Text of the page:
The aula regis, being a sort of deputation from the national council, or king’s baron-court, had, on the other hand, a power of reviewing the sentences of the several tribunals erected in different parts of the kingdom; and became an intermediate court between them and the high court of parliament. There was the same reason for committing to the court of the grand justiciary, the province of hearing and discussing appeals from inferior tribunals, as for devolving upon it an original jurisdiction in parliamentary actions. The full establishment of this tribunal, however, together with the changes in the state of property after<122> the Norman conquest, contributed to limit the authority of these inferior courts, and to render their interposition of little importance.
When the great lords of a county had become vassals of the crown, they claimed the privilege of bringing their law-suits, in the first instance, before the baron-court of the sovereign, their immediate superior. To the same court were brought immediately, appeals from the sentences pronounced by these great lords in their own baron-courts. The sheriff, now converted into a crown vassal, beside the jurisdiction over his own feudal barony, appears to have still retained the power of deciding controversies between the rear-vassals or tenants belonging to different baronies within his county.
But the authority possessed by the aula regis, which was daily extended, from the increasing power of the crown, enabled that court even to make continual encroachments upon the subordinate jurisdiction of the sheriff and of the different barons. It could be of little advantage to the inhabitants, that their law-suits were brought in the first instance before the court of the baron or of the sheriff, since the<123> decision of those judges might, with the utmost facility, be reviewed by the court of the grand justiciary; and, as this great tribunal appeared occasionally in all parts of the kingdom, and distributed justice with superior efficacy and splendor, men were frequently disposed to pass over the inferior courts, and took encouragement to bring their disputes immediately before the court of appeal. Thus, by the gradual operation of the same circumstances, the judicatories of each barony, and county, dwindled into a state of insignificance; their jurisdiction was at length restricted to matters of small value; and the greater part of causes, civil and criminal, as well as fiscal, were appropriated to the ordinary baron-court of the sovereign.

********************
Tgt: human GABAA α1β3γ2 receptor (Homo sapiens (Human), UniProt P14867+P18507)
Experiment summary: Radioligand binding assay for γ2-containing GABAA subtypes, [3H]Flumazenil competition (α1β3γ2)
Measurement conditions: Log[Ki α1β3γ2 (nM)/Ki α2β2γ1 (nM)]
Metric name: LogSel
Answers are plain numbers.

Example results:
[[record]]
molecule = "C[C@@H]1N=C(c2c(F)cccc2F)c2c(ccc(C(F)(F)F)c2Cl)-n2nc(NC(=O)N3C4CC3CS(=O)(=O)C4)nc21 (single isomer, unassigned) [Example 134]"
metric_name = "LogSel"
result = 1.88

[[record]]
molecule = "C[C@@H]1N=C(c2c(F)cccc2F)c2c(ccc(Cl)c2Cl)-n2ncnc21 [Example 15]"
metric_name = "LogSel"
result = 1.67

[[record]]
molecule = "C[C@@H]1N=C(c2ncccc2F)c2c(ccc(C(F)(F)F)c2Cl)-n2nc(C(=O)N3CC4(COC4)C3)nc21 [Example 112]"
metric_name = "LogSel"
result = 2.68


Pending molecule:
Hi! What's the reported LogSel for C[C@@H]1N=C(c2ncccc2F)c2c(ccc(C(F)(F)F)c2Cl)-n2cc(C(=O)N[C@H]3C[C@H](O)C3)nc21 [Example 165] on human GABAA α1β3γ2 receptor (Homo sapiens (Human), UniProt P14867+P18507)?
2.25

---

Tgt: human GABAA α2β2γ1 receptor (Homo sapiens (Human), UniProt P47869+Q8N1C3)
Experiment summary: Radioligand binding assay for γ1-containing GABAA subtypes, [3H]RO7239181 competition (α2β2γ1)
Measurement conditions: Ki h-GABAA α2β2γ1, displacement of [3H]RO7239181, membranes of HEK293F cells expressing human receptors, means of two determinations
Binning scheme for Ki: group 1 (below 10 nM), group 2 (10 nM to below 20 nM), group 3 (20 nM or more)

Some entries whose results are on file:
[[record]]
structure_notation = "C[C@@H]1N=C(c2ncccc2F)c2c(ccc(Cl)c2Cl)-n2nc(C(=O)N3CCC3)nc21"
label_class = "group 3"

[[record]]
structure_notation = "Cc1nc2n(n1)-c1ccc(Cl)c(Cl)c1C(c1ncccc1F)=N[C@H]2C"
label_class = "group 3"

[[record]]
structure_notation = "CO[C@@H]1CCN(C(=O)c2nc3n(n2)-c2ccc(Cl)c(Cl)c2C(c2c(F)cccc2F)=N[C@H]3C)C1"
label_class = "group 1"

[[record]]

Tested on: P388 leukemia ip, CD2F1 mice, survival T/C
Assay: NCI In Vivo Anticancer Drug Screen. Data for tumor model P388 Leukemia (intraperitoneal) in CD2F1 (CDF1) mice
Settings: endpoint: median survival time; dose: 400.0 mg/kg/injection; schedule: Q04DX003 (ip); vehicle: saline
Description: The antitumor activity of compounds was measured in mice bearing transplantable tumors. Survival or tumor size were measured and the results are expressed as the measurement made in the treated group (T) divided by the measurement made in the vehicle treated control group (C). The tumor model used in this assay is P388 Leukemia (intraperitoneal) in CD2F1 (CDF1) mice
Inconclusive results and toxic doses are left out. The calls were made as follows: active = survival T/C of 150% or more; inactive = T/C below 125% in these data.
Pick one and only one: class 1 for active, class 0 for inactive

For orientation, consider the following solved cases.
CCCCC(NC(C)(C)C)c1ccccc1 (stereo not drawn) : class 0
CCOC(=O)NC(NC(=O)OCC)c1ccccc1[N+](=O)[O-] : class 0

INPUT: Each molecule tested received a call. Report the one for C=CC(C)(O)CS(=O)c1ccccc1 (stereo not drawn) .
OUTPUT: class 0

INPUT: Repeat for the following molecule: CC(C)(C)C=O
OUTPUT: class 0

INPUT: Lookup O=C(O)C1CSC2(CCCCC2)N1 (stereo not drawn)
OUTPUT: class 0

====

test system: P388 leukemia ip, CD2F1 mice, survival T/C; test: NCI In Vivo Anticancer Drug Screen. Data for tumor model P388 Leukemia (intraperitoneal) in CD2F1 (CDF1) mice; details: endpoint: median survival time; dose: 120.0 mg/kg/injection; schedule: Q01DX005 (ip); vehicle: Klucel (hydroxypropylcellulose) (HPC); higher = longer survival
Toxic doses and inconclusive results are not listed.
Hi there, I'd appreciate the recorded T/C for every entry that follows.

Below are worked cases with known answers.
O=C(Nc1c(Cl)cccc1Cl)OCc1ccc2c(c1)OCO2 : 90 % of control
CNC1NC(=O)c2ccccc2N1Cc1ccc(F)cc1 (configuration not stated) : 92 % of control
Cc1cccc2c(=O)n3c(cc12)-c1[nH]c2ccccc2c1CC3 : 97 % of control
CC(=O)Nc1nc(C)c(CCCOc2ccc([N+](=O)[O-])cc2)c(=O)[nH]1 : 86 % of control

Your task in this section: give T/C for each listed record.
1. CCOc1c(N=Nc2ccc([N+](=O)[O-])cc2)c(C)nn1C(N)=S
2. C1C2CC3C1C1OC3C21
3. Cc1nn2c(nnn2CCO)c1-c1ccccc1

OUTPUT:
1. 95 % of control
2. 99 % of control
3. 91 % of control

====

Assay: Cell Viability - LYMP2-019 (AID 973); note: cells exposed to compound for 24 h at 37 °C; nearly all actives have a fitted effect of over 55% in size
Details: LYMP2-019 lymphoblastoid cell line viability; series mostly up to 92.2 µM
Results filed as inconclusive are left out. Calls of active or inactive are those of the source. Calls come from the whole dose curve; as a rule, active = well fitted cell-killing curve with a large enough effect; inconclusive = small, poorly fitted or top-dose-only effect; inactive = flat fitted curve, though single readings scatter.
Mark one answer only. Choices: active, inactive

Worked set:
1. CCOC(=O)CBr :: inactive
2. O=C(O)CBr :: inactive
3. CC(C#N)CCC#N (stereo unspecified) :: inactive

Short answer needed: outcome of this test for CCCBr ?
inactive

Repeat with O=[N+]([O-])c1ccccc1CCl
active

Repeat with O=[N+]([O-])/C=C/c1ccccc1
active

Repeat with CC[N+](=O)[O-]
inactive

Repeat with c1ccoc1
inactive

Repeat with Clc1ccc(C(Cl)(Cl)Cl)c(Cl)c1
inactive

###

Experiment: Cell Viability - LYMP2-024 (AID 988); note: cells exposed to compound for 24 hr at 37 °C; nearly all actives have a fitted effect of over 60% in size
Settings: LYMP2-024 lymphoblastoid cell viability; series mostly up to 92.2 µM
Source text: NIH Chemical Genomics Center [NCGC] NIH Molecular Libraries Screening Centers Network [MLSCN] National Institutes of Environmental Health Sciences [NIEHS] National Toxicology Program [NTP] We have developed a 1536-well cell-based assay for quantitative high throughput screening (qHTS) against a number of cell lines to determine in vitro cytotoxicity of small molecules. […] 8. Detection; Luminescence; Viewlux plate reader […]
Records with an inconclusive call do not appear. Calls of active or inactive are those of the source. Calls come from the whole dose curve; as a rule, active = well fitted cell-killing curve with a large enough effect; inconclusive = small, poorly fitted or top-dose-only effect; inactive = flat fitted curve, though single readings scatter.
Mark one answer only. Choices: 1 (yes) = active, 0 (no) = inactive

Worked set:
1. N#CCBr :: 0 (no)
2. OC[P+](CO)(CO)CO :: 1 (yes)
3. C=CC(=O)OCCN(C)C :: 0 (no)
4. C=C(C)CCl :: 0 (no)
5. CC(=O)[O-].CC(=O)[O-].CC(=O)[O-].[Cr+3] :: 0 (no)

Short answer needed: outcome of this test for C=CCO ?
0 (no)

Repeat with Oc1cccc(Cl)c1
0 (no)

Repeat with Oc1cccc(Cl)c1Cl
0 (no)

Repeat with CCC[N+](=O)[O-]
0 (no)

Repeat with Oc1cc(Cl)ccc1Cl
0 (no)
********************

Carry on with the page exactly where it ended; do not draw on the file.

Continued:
Mr. Hume imagines, that none of the other feudal governments in Europe had such institutions as the county-courts; and seems to be of opinion, that as these courts, by requiring the frequent attendance of the barons, contributed to remind them of their dependence upon the king, they must have had remarkable effects in reducing those great personages under the authority of the chief magistrate.<124>
But the county-courts were so far from being peculiar to England, that they appear, in the early periods of the feudal system, to have existed throughout all the western parts of Europe. In France, and in several other countries upon the continent, those courts began sooner to lose their authority than in England; because the sovereign had sooner acquired a feudal superiority over the great lords: by which they were reduced under the immediate jurisdiction of the king’s baron-court, and withdrawn from that of the chief officer of a county. In Scotland, on the other hand, where the influence of the crown over the nobles advanced more slowly than in England, the county-courts were enabled much longer to preserve their primitive jurisdiction; so that a considerable share of it has been transmitted to the present time, and become a permanent branch of the judicial polity.